Saturday night was different: The Tragically Hip were the furthest thing from everyone’s mind.
This was a powerful and intensely sad evening that saw Downie, as he performed the ten tracks from Secret Path in order, become less of the sole activist and more of the vessel for emotions to flow through. Something bigger was at play. With what felt like countless members of the Wenjack family seated in front, the crowd was forced to reconcile with a harsh truth. 150,000 young, native children were needlessly taken from their homes and forced into residential schools in an effort to strip them of their culture and assimilate them.
Gord Downie isn't the only artist making work inspired by the story of Chanie Wenjack, and he's taken some criticism for the lack of Indigenous involvement in Secret Path. But there's a specific resonance to Downie as the mouthpiece. Perhaps the reason so many Canadians feel so strongly attached to Gord Downie, the performer, is because of how easily he reminds us of comfortable places: backyard BBQ’s, cottages, basements with friends. In short, Downie reminds us of home. And here was Downie, his voice sounding pure and far less ragged than it has in the recent past, singing about that very notion: trying to get home.
Throughout the evening, we realized that the comfortable idea of “home” was robbed of so many young children. And that the settler Canadian idea of "home" was built upon this displacement and subjugation of the nations that were here before us.
“Let's not celebrate the last 150 years,” said Downie tolds the end of the evening, in reference to Canada’s upcoming 150-year anniversary next summer. “Let's celebrate the next 150 years. Just leave it alone.”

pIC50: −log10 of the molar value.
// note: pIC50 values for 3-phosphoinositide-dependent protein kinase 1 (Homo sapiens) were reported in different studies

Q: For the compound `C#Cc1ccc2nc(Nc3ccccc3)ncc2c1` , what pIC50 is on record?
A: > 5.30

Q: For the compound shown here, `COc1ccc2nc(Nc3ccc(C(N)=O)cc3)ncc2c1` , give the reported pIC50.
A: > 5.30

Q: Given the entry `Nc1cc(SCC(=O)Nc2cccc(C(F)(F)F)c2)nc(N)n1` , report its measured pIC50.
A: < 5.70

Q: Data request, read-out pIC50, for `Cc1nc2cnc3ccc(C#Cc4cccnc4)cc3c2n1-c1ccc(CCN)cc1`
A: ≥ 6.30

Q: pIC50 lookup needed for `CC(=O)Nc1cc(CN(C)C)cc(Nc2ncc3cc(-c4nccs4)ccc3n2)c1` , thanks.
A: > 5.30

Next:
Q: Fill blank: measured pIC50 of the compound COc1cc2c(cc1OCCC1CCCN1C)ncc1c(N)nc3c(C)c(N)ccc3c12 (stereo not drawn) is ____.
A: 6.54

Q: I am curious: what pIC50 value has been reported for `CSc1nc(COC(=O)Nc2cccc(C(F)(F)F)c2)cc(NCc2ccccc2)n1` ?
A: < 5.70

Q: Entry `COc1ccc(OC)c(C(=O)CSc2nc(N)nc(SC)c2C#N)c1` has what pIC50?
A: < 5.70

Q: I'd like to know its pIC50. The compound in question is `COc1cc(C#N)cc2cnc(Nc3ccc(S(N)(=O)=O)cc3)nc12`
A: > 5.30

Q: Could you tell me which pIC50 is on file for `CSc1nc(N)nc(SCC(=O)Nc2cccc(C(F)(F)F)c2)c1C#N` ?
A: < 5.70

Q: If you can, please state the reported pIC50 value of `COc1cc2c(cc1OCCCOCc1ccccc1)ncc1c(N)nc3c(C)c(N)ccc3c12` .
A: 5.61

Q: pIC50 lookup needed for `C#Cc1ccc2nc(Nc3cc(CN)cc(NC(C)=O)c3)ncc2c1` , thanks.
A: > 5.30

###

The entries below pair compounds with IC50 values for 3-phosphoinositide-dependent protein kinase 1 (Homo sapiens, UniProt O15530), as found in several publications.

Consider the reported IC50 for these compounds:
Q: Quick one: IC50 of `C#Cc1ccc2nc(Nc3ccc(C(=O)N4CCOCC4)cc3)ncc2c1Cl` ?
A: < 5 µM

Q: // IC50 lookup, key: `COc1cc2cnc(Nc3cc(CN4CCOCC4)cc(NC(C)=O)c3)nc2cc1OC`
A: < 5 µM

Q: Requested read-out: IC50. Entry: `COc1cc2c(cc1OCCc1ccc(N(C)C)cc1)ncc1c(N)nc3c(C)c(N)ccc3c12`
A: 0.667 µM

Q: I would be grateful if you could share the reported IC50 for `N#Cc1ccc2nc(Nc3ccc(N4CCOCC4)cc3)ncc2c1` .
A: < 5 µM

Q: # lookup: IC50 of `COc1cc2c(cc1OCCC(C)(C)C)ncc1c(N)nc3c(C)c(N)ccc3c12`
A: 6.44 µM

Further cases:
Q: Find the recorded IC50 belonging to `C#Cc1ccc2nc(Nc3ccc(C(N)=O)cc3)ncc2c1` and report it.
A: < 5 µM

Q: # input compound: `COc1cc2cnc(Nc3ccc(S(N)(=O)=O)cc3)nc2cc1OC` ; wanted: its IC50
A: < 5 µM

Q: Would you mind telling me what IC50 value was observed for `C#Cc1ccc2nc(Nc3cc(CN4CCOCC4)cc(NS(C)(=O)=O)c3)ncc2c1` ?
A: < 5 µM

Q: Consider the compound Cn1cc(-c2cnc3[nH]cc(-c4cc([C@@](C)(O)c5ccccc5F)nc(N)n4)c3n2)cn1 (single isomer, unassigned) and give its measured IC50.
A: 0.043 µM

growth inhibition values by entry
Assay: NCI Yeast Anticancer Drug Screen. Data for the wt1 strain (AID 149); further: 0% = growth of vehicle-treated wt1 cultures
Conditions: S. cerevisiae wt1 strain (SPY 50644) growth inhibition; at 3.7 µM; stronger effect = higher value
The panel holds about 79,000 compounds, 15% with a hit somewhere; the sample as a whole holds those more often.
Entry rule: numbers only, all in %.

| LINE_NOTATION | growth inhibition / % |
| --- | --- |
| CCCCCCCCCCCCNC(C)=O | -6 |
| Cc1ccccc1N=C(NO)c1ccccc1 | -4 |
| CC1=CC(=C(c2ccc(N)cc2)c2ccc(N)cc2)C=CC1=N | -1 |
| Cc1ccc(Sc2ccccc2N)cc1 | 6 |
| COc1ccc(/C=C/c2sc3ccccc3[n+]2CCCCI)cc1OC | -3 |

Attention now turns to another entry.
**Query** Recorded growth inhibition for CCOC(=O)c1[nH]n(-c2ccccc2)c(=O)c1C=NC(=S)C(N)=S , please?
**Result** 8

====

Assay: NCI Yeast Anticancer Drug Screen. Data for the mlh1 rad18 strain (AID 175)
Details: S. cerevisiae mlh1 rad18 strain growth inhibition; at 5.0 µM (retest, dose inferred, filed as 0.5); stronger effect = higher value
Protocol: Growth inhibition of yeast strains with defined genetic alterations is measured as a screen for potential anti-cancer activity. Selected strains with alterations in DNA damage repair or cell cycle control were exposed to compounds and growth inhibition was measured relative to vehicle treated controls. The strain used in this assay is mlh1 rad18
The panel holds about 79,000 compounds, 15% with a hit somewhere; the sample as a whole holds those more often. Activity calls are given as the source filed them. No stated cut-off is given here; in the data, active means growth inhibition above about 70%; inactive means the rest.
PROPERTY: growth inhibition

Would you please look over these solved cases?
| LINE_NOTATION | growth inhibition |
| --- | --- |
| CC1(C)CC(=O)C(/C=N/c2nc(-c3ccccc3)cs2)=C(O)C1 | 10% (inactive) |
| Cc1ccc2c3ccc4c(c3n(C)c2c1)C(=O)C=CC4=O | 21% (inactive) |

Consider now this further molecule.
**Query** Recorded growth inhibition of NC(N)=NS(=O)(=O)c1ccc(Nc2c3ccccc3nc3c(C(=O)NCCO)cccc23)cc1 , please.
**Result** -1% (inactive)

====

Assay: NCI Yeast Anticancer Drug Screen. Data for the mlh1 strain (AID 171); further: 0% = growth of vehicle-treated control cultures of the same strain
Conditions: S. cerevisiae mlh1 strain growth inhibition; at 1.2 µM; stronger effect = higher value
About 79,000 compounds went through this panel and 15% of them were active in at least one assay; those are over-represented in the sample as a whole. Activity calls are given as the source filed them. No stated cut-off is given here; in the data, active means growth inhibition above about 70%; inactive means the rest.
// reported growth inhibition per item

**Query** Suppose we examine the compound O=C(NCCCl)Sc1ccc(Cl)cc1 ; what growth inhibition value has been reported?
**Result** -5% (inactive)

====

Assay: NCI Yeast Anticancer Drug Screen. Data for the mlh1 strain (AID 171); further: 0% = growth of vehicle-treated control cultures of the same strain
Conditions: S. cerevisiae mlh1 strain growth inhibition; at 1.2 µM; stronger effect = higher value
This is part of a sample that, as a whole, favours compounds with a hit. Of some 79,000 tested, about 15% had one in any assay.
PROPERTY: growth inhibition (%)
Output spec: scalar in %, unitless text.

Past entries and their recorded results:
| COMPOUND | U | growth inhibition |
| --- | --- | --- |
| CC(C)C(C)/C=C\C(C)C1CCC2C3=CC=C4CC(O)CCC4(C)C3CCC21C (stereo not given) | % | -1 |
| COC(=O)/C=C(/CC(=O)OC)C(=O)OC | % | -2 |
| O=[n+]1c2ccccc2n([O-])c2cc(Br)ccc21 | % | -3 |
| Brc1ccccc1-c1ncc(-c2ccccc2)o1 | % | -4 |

Canada is not Canada. We are not the country we think we are.Gord Downie
Canada is not Canada. We are not the country we think we are.
In Secret Path, a record that has been finished for three years but is now seeing the light of day, Downie has done his part. Tragically Hip songs were always open to interpretation but as this summer’s tour proved, they were often used as a unifying force. Eventually, slowly, Secret Path may unite Canadians in a way we never could’ve imagined, by bringing the millions of us straddled within a few hundred kilometres of the United States towards the oft-neglected Aboriginal communities hundreds of kilometres farther North. This is the explicit goal of the Gord Downie & Chanie Wenjack Fund, established by Downie and his brother Mike: "a movement to jumpstart reconciliation between Indigenous and non-Indigenous Peoples and "end the pattern of misunderstanding, betrayal and ignorance shown to First Peoples."
But first, as the hushed, chatterless evening proved, Secret Path should compel many Canadians to look inwards and question our own sentiments about a problem long overlooked. Tissues were handed out upon entrance into Roy Thomson Hall for patrons and were then eventually collected in birch buckets upon exit to be burned in a sacred fire at the National Centre for Truth and Reconciliation in Winnipeg. Many in attendance needed them.
The gravity of Gord Downie’s terminal brain cancer cannot be overlooked. The true impact of Secret Path and Saturday’s performance may take much longer to be felt.
Things have surely started though.
“This,” Downie said as he left the stage, pointing to the Wenjack family, “will get things going.”